Here’s an outline of what Deployment Related topics Scott covered
- Web Packaging – Offline vs. Online
- From VS 2010
- From IIS Manager
- Web.Config Transformation
- Transform Syntax
- Locator Syntax
- Why not XSLT?
- Command Line
- What If Switch
- From IIS
- Content Sync
- DB Deployment
- Scripting Source DB
- Adding custom SQL Scripts
- Download and Deployment of Open Source
- Web PI
- App Gallery
- One Click Publish
- Using Web Deploy (Ms Deploy) WMSVC
- Using Web Deploy (Ms Deploy) Remote Agent
- Using InProc Web Deploy (Ms Deploy)
Here’s some cool highlights about WebDeployment in Visual Studio 2010. You can right-click on your web.config and click "Add Config Transforms."
When you do this, you’ll get a web.debug.config and a web.release.config. You can make a web.whatever.config if you like, as long as the name lines up with a configuration profile. These files are just the changes you want made, not a complete copy of your web.config.
by Charles Petzold
One of the pretty cool new features of Visual Studio 2010 (in the Premium and Ultimate) is that they have provided you basic modeling abilities inside the IDE. One of the new features is the Layer Diagram. A Layer Diagram allows you to visually see how your various components (from assembly all the way down to methods) interact and relate. One great feature that the Layer Diagram provides you is a way to be able to take a snapshot of your systems architecture and later perform validation against that snapshot to see if your code still conforms to your desired layout.
In this post we will review how to create a layer diagram and then how to validate your architecture against that diagram. To read more goto –> Validating Application Architecture with Visual Studio 2010 – Layer Diagrams
Once you have the Architecture Explorer open, simply drag on items from the view onto canvas.
Lets pretend that some time has gone by and you want to double check to see if your code still reflects your desired architecture as you laid out previous
You can also check out this post on Layer Diagram: http://blogs.msdn.com/jasonz/archive/2010/02/18/favorite-vs2010-features-layer-validation.aspx
by Jeremy Osborn, Jennifer Smith, Fred Gerantabee – AGI
Get an overview of Silverlight technology and workflow using Expression Studio.
- Download the Starter Kit for this video series.
- Serif Beta
- League Gothic
- Chunk Five
- New Athena Unicode
Windows Phone Development
You will need the following components installed for developing Windows Phone apps:
Christian Schormann has a nice overview of Expression Blend 4 and the new features in it, so if you want to learn more, go read his blog post.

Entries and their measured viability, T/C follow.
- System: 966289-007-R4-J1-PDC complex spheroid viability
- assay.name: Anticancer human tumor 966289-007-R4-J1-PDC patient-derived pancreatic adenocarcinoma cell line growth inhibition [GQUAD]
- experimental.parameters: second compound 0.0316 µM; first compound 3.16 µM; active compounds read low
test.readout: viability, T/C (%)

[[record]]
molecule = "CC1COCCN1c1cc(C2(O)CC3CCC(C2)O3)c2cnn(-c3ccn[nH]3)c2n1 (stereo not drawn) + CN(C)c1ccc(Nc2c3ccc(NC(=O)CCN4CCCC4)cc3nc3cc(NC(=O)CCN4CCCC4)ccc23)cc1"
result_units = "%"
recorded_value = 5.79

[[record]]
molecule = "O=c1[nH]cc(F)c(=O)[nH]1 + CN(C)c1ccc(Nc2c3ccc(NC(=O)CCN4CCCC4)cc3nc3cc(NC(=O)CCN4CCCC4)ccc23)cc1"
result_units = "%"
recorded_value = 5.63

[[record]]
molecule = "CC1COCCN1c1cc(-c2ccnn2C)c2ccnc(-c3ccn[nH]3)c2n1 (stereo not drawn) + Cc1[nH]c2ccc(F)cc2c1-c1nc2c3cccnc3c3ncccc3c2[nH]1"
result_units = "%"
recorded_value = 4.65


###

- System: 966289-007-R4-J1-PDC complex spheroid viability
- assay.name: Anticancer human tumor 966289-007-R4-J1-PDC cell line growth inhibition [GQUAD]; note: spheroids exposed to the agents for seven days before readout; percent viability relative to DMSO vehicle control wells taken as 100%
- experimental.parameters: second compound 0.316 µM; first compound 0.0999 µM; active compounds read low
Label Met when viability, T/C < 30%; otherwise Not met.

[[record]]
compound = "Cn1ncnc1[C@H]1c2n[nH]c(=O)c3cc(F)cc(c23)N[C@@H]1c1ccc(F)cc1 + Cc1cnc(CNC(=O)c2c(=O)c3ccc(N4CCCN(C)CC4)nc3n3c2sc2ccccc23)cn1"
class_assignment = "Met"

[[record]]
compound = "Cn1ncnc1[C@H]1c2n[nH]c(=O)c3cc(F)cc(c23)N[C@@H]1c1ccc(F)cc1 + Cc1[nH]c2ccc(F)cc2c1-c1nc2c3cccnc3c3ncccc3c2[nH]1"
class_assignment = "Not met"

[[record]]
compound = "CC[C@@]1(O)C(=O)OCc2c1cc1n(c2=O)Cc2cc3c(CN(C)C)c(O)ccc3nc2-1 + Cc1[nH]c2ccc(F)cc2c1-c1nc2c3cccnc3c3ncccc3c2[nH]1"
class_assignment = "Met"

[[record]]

- Visual Studio 2010 Express for Windows Phone
- Windows Phone Emulator
- Silverlight for Windows Phone
- XNA Game Studio 4.0 CTP
- Download here.
- Hello Windows Phone
- Building your First Windows Phone Application
- Windows Phone Navigation and Controls
- Game Development with XNA Framework
- Designing Web Sites for Phone Browsers
- Dedicated developer support forum for Silverlight for Windows Phone
- Watch some getting started videos on the Silverlight community site
For more info go to Windows Phone Portal:
You never know what hijinks are in store when Adam Kinney and John get together. In this episode, Adam makes his theatrical return to Silverlight TV and claims to have filmed the best Expression Blend 3 video ever! Adam demonstrates:
- sketching with SketchFlow
- importing images
- path conversion to elements
- sample data
- editing item templates
- data binding
- visual states
This is a great and very practical demonstration of Blend 3 from the Expression Evangelist himself.
Links for this episode:
A Radio Button styled like a glassy orb. This orb is completely vector. It is scalable and maintains it’s proportions as you resize it.
Note that it uses effects from the Codeplex WPF Pixel Shader Effects Library.
Download here –> Scalable Vector Orb Radio Button
A week after Microsoft formally announced the forthcoming release of Windows Phone 7 at the Mobile World Congress event, the software giant remains mum on what the new platform means for developers, promising their questions will be answered at its MIX event taking place in Las Vegas next month. In the meantime, documentation is already beginning to leak, presumably from Microsoft’s OEM partners, and the details indicate that WinPhone 7 development will rely almost exclusively on managed code–Microsoft will enable developers to write their apps in two frameworks, one based on Silverlight (its cross-platform .NET environment rivaling Adobe Flash and Adobe AIR) and the other based on its XNA gaming platform.